Biden concerned over Turkey’s possession of Russian S-400

US president Joe Biden has “reaffirmed” Washington’s defense partnership with Ankara, and Turkey’s “importance as a NATO ally”, but also voiced “US concerns over Ankara’s possession of the Russian S-400 missile system”.

US President Joe Biden held a meeting with his Turkish counterpart Recep Tayyip Erdogan on the sidelines of the G20 meeting in Italy’s Rome on Sunday. Biden has told Erdogan the United States is concerns about Turkey’s possession of the Russian S-400 defense system.

Biden and Erdogan have agreed to establish a mechanism to strengthen and improve bilateral ties between the NATO allies, Anadolu Agency reported.

The leaders held talks Sunday on the sidelines of the G20 summit in Rome, where they were said to have discussed a range of issues, including trade, climate change, and the strategic partnership between the two countries and within NATO.

The meeting was said to have lasted for an hour and ten minutes, with US Secretary of State Antony Blinken and Turkish Foreign Minister Mevlut Cavusoglu also present.

The White House issued a readout summary of the conversation, indicating that “President Biden underscored his desire to maintain constructive relations, expand areas of cooperation, and manage our disagreements effectively.”

“[Biden] expressed appreciation for Turkey’s nearly two decades of contributions to the NATO mission in Afghanistan. The leaders discussed the political process in Syria, the delivery of humanitarian assistance to Afghans in need, elections in Libya, the situation in the Eastern Mediterranean, and diplomatic efforts in the South Caucasus,” the readout added.

Turkey has been involved in all of the aforementioned conflicts, joining the US and other NATO states in the 19+ year war and occupation of Afghanistan, occupying areas of northern Syria, providing diplomatic and military support to the Tripoli-based government during Libya’s civil war, engaging in a diplomatic spat with Greece and Egypt involving the use of warships and military aircraft in the Med, and providing military support to Azerbaijan in last year’s war in Nagorno-Karabakh between Baku and Armenian militias in the breakaway region.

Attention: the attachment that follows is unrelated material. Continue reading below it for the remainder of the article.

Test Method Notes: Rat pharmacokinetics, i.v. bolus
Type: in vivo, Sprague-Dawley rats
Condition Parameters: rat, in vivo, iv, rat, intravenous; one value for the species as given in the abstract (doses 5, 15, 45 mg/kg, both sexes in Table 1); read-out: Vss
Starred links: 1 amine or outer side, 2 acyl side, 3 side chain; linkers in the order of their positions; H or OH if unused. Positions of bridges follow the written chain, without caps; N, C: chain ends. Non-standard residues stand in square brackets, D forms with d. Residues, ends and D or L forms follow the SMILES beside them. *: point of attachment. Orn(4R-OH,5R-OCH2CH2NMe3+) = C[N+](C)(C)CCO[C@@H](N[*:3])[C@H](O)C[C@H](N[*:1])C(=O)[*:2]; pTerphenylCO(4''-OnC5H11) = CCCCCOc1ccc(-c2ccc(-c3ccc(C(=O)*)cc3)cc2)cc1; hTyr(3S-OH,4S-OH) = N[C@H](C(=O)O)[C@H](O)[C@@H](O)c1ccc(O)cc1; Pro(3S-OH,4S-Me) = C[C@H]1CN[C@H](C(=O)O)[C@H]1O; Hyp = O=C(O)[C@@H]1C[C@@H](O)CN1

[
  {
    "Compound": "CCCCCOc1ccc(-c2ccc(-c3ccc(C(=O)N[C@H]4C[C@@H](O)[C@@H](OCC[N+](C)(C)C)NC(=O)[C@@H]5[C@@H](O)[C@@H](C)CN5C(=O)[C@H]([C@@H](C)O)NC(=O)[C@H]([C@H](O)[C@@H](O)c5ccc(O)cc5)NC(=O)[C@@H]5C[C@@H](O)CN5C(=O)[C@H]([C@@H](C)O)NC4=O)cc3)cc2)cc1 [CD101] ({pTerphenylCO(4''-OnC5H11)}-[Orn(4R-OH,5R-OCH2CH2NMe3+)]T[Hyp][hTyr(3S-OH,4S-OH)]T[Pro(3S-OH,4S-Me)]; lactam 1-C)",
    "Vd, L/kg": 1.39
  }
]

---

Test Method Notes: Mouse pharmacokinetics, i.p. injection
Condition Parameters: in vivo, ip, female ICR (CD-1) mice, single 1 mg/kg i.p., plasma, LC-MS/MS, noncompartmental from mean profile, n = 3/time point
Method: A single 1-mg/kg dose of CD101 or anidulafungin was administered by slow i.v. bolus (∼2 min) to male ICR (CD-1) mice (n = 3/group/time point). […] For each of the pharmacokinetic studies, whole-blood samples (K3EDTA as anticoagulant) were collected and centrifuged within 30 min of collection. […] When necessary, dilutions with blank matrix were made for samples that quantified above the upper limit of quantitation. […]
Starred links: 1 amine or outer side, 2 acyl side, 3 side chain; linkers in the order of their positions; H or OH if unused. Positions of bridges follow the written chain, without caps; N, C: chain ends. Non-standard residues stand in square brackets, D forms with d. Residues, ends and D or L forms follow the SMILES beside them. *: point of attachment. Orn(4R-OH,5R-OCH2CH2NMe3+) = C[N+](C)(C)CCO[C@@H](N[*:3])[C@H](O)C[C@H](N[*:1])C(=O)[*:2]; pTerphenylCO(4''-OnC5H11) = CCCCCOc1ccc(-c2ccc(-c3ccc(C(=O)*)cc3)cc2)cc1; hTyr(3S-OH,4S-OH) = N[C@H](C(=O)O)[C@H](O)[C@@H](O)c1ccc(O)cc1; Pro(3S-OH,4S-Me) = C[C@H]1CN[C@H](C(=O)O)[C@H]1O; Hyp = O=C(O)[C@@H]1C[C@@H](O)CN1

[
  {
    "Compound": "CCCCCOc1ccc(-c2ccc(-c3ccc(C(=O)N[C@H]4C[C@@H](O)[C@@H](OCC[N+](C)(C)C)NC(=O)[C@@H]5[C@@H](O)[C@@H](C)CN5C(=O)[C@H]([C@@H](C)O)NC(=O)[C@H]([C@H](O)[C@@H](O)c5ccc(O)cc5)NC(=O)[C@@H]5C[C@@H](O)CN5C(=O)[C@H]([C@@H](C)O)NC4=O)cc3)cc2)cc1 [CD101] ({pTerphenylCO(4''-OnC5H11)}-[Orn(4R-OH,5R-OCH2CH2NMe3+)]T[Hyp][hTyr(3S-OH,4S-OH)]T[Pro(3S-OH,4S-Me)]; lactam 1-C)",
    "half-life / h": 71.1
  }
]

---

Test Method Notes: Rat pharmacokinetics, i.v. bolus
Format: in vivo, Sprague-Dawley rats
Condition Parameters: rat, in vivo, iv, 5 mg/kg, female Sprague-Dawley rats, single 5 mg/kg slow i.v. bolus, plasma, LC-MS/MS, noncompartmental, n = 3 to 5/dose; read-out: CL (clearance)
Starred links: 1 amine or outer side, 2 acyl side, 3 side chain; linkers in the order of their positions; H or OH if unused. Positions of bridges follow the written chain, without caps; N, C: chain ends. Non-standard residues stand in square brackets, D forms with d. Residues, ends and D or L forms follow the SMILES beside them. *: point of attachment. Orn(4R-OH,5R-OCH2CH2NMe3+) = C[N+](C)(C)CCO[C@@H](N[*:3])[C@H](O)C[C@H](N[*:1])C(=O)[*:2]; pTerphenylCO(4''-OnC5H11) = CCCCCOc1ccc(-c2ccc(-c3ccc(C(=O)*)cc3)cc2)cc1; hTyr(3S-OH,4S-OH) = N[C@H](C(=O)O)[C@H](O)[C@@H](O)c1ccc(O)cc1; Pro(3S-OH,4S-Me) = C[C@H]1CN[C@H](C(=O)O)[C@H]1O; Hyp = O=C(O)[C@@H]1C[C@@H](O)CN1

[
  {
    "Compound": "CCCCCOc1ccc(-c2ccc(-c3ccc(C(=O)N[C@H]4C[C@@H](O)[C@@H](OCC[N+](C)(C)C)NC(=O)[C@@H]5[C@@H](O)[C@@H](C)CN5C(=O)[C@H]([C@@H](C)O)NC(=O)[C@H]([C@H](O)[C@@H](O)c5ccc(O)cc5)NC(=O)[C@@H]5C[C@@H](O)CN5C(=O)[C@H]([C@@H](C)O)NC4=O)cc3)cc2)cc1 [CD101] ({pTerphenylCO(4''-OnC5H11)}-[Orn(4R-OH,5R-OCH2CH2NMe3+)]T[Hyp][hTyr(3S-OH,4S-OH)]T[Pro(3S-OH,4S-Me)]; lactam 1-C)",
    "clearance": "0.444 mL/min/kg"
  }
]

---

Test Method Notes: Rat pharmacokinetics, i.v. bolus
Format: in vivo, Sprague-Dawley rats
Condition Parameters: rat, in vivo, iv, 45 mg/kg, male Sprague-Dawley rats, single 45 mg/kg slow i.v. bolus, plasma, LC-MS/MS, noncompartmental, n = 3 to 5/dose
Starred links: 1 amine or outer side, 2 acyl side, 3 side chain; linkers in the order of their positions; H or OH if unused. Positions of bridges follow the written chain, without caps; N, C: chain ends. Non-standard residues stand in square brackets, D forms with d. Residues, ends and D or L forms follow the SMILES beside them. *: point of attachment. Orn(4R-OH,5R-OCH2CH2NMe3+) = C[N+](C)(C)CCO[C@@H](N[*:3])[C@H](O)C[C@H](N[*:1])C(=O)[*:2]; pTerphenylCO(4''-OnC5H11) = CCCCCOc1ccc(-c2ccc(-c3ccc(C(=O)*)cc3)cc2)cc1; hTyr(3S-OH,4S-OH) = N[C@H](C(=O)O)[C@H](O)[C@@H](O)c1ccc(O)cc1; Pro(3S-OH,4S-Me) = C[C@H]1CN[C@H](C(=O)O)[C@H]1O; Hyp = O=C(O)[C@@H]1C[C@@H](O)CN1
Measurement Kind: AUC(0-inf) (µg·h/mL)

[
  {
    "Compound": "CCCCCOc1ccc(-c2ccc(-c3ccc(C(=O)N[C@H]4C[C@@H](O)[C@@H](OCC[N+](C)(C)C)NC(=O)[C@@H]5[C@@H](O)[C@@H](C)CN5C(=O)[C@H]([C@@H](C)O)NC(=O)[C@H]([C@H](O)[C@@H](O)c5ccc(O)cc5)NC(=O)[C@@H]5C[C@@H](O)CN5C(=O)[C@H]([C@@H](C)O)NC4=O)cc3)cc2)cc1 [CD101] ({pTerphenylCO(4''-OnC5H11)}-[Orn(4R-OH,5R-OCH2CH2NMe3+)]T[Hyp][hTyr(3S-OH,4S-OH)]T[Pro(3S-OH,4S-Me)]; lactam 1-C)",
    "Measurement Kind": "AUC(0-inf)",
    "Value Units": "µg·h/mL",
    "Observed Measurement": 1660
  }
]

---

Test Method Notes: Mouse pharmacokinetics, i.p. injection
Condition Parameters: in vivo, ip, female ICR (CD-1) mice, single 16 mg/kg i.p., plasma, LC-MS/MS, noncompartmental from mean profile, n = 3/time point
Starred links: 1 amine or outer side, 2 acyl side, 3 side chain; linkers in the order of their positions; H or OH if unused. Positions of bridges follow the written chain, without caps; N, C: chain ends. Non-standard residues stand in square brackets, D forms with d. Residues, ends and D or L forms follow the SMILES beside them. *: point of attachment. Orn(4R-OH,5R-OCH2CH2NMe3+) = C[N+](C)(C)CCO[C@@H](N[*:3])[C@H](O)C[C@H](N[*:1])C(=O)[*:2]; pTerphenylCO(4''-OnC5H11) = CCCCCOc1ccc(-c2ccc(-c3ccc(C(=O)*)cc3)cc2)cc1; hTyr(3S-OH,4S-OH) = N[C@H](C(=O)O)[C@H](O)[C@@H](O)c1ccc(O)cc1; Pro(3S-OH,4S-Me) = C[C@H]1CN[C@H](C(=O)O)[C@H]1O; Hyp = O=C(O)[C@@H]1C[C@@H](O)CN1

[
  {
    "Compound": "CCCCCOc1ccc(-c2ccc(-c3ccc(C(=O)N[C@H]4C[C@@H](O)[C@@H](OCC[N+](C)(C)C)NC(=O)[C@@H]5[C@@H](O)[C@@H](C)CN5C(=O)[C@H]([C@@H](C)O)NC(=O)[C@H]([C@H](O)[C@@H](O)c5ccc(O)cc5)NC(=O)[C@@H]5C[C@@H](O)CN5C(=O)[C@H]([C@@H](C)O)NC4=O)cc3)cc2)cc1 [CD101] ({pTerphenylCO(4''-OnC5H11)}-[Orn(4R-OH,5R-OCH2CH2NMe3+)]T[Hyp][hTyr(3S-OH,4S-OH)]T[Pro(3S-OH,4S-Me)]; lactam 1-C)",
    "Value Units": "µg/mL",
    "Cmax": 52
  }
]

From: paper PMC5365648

The White House readout noted that Biden had “reaffirmed” Washington’s defense partnership with Ankara, and Turkey’s “importance as a NATO ally”, but also voiced “US concerns over Turkey’s possession of the Russian S-400 missile system”, and “emphasized the importance of strong democratic institutions, respect for human rights, and the rule of law for peace and prosperity”.

An unnamed Turkish official noted the talks between Erdogan and Biden took place in a “very positive” atmosphere.

On Saturday, a US official told reporters that Biden would convey to Erdogan the need to avoid “precipitous action” that could damage relations further.

Sunday’s meeting comes after the two countries narrowly avoided sparking off a new crisis in relations after Erdogan threatened to boot out ten foreign diplomats – including the US ambassador, after they demanded the release of Turkish businessman and activist Osman Kavala, who has been under arrest and facing trial for most of the past four years on charges of fomenting unrest and related to the 2016 Turkish coup attempt.

On Monday, Erdogan announced that the spat over the ambassadors had been “resolved” after the affected countries’ embassies promised not to interfere in the Turkish legal system’s proceedings.

On Saturday, an unnamed US official told reporters that Biden would warn his Turkish counterpart at their Sunday meeting not to take any more steps like those related to the Kavala incident that might further damage ties between the allies.

US demands for Kavala’s release are the latest chapter in a years’ long saga of deteriorating ties between Ankara and Washington.

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